Ho Chi Minh City and Bangkok hold surprises for Executive MBA students.

The Global Business Trip, which enables students to experience international business firsthand, is a key element of the college’s Executive MBA (EMBA) program.

“It’s wonderful to read about another country and to learn about the business opportunities there, but you don’t really understand the cultural differences or the political issues until you are able to go and actually see it,” said Sarah Perez, director of the EMBA and the Professional MBA.

[flv:http://business.fiu.edu/biznews/2009/5/emba_trip.mp4 480 360]

For the most recent trip, 31 EMBA students, two alumni, three FIU faculty members, and Perez traveled to Ho Chi Minh City, Vietnam, and Bangkok, Thailand. The itinerary spanned 10 days and included tours, free time for sight-seeing, and company visits: Invest Vietnam Corporation and Hewlett Packard in Ho Chi Minh City, and in Bangkok, Master Tower, Ocean Glass and Seagate as well as a briefing at the U.S. Embassy.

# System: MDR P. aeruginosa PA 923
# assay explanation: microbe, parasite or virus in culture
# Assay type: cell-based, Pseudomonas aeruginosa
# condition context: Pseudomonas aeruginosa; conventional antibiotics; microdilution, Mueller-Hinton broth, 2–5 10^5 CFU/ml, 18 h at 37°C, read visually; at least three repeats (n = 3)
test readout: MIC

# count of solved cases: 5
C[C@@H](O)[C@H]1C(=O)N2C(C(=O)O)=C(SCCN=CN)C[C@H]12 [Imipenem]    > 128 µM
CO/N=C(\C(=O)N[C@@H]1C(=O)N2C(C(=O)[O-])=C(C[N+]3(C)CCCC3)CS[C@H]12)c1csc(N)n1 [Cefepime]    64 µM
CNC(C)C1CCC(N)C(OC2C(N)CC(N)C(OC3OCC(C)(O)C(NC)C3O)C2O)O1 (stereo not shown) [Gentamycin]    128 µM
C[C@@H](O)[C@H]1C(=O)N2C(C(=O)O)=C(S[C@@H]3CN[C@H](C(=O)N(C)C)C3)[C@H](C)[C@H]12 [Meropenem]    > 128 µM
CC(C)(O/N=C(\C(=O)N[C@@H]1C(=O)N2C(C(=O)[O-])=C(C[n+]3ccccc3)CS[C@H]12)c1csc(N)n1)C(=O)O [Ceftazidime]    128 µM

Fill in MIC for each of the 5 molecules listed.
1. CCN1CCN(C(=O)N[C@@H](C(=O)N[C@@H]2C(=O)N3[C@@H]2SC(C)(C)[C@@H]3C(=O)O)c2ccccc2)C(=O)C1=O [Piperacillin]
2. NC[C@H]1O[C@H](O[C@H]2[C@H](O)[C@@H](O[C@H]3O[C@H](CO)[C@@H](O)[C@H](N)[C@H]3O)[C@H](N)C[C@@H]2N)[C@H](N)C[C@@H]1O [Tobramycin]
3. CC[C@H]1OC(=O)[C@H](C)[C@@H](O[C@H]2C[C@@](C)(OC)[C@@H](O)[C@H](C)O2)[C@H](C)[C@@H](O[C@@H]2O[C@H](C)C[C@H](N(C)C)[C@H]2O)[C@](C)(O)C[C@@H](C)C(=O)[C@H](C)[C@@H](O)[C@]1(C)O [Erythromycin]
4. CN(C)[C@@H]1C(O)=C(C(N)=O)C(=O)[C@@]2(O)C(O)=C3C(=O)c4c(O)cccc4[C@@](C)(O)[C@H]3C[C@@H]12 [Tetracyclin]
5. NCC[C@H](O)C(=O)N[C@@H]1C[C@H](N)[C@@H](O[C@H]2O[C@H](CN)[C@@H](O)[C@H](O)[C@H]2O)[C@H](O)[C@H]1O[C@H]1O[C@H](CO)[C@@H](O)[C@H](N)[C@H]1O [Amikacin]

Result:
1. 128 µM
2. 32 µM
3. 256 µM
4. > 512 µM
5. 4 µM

Reunification Palace, Ho Chi Minh City
Reunification Palace, Ho Chi Minh City

Trip expands horizons.

Both locales were revelations according to Henry Salas, attorney, Cole, Scot and Kissane. P.A. Salas fits the profile described by Perez: many of the EMBA students, all of whom are highly experienced professionals, may travel extensively for work, pleasure or both, but maybe not to the cities chosen for the Global Business Trip.

“It’s always a pleasure meeting new people, seeing new cultures, and visiting new places,” said Salas, a lawyer for 19 years who always felt that an MBA would be a “great way to round out my education.”

Seagate, a storage technology company, Bangkok
Seagate, a storage technology company, Bangkok

For him, part of the value of the trip was its impact on his preconceived ideas.

“I had preconceptions and they really were wrong,” he said. “I didn’t expect Bangkok to be as developed or as big, and Vietnam was also more developed than I expected it to be.”

The trip also provided him the chance to “to get to know my classmates at a different level than we do every Saturday in class or in our group studies,” a professional networking benefit in addition to being enjoyable.

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